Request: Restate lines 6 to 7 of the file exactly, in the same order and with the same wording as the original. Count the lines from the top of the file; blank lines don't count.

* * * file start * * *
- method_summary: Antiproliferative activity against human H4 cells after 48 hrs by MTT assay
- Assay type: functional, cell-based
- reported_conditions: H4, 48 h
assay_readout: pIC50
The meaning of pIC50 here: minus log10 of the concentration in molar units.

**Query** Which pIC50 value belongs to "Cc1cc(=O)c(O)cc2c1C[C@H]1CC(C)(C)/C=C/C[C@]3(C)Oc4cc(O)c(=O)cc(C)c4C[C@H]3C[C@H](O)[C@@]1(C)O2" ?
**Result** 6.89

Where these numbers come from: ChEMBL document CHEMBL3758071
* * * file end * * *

**Query** Which pIC50 value belongs to "Cc1cc(=O)c(O)cc2c1C[C@H]1CC(C)(C)/C=C/C[C@]3(C)Oc4cc(O)c(=O)cc(C)c4C[C@H]3C[C@H](O)[C@@]1(C)O2" ?
**Result** 6.89